The air drying clay seems to have stood the test of time, with a touch of paint all these buildings would be perfectly useable, I especially like the one before the bellona barn but it doesnt look like a paper build as your caption suggests.
"Nostalgia isn't as good as it used to be when I were a lad!"Delete
Thanks Vagabond, I have many bits and pieces of Bellona terrain too, including many walls and a bridge, reinforced with plaster
You were right about the not-card building too, I've corrected the post !!
Old school real estate market is cornered my friend, lovely stuff!ReplyDelete
Thansk AL, a lot (if not all) my resin buildings for the ACW are still available !Delete
I've also corrected the initial post as above,Delete
More great work from by gone days Joe, at least this stuff got plenty of use I glad to hear, while I love all of these posts I will ask you to be very careful when you going about getting this stuff out to show us.ReplyDelete
Thanks Frank, If I fall, when getting any stuff down I'll aim for the bed it's stored over !Delete
The more I post about my stuff, the more I realise just how much I've got, how many periods it alls scans and wonder why all my nearby 'friends' want to play with plastic Orks etc.
Please read the addendum too
Wonderfully charming Joe, love them.ReplyDelete
Thabks Michael and please note the post has been edited.Delete
Great stuff Joe! I'm this close to going all in on a 15mm buildings project (a scale I haven't played around with in almost 10 years) so you're not helping to change my mind to not do it lol! Post some more 28mm 😀ReplyDelete
Thanks Ivor, sorry for tempting you and next time won;t be any better as the 15mm building I have, I think, are great too. I haven't touched 15mm in years either and can't see me doing so in the near future.Delete
Up until about eight years ago, I'd only made a few 28mm builds and those for other people ! All m "newer" 28mm buildings have appeared on this blog over the years and if I ever get my act together there will be more.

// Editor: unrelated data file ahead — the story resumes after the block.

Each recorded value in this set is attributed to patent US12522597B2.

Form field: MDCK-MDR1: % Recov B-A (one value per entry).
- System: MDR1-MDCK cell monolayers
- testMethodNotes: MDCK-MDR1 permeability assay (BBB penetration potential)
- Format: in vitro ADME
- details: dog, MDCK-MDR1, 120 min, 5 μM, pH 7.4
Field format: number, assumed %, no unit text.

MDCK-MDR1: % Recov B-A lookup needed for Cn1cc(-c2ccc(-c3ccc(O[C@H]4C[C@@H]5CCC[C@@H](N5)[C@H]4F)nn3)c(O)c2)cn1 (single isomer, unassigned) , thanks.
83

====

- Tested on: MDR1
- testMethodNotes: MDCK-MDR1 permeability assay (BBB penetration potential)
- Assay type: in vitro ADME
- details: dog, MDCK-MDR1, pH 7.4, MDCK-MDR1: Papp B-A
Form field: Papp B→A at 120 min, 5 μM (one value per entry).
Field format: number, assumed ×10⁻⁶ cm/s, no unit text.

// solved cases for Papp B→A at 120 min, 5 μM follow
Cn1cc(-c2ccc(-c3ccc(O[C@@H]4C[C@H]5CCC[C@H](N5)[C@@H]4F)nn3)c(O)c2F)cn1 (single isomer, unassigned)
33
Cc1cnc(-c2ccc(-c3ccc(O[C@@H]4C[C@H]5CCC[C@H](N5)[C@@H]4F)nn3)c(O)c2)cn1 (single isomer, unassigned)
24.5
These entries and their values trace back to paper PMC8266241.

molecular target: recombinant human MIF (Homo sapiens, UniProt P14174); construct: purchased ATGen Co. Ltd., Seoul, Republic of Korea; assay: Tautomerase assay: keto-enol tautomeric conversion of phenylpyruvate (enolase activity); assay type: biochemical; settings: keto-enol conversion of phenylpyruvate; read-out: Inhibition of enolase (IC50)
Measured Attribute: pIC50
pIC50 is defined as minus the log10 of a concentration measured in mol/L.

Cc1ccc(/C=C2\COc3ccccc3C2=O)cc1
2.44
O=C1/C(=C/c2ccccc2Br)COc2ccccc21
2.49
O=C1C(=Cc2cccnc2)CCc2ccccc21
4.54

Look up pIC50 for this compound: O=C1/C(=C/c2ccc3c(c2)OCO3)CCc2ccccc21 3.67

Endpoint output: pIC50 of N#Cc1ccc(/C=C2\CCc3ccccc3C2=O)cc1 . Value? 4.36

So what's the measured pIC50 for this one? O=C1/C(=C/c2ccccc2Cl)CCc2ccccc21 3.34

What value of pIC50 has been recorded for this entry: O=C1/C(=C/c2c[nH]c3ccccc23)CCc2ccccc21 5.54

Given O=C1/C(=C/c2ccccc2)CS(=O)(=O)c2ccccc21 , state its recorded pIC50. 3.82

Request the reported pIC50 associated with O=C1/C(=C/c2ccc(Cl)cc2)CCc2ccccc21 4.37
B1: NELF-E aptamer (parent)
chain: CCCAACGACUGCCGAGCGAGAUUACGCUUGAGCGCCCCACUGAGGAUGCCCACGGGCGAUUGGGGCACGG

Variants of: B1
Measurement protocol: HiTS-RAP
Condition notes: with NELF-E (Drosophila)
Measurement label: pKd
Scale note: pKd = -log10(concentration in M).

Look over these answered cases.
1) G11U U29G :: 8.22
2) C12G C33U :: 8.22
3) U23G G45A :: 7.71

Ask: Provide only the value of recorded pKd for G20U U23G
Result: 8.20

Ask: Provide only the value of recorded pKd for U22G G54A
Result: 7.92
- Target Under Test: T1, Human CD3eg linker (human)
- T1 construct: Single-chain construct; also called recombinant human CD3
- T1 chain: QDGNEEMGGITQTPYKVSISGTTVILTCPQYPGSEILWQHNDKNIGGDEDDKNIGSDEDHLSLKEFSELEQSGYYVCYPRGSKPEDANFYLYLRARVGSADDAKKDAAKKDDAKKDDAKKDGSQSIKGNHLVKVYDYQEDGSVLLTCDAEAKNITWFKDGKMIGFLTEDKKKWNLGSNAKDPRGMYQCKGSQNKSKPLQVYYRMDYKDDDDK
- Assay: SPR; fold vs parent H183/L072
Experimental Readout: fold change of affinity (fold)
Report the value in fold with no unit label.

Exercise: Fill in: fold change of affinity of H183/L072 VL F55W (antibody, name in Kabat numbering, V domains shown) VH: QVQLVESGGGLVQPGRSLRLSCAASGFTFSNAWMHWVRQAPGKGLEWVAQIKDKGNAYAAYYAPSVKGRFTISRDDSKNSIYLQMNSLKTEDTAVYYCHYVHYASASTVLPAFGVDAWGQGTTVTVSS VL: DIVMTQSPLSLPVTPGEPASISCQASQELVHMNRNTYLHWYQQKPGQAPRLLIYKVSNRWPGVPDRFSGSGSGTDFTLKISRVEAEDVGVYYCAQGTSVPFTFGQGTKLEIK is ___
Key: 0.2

Yet more wonderful memories Joe, and yet more brilliant scratchbuilds if you don't mind me saying!ReplyDelete
15mm was my favourite scale for ACW, and mentally picturing those drawers it sounds as though you've got enough stuff for some "proper" games - looking forward to seeing more of this collection whenever you feel like posting :-)
thanks TWA< I really started my wargaming with the ACW, using AIrfixx figures and eventually moved on to 15mm metals fomevery manufacturer around (at the time). It had been an ongoing project for many years and I propably have less unpainted figures for this era than any other.Delete
Our games were mostly at Corp level, I have the equivalent of a Confederate Corps and the Union 6th Corps , which is the largets Federal corps. In addition I have a division of cavalry for each side.
For Gettysburg, the various participants provided enough figures to have every corps at the battle, over the three days, represented.
Yep, in my mind corps level, multi-player, were 'proper' games!
Fantastic! A real return to the past :)ReplyDelete
Thanks you Michal, as I can't see me doing much in the future, the past is all I can think of to post about !Delete
Appears to me, Zab, that "back in the day" you were one of the kings that ruled the Land of Modeling. Thanks for sharing some of your treasures from the past.ReplyDelete
Thanks Jay, I really was learning from a few much better modellers, but mostly made things because I couldn't afford to buy anything much!Delete
Well I think the air drying clay buildings work really well and would just need a touch up to be entirely serviceable. The card houses have held up surprisingly well and the scratch build is super! Thanks for digging out your collection for us to view!ReplyDelete
Thanks Iain, I too was surprised at how well the clay buildings had survived, considering how much use and abuse they've suffered over the years and a quick touch-up would indeed make them serviceable once more. - My resin ones haven't suffered as much.Delete
Card buildings are far more reilient then I ever thought they soule be too and yes that Scratch-build was made to last!
Wonderful to dig these out and reminisce about the fun times you had with them. I am sure these could be licked into shape again.ReplyDelete
Thanks Simon, I have enjoyed this journey, especially with these, as you say, bringing back so many memories.Delete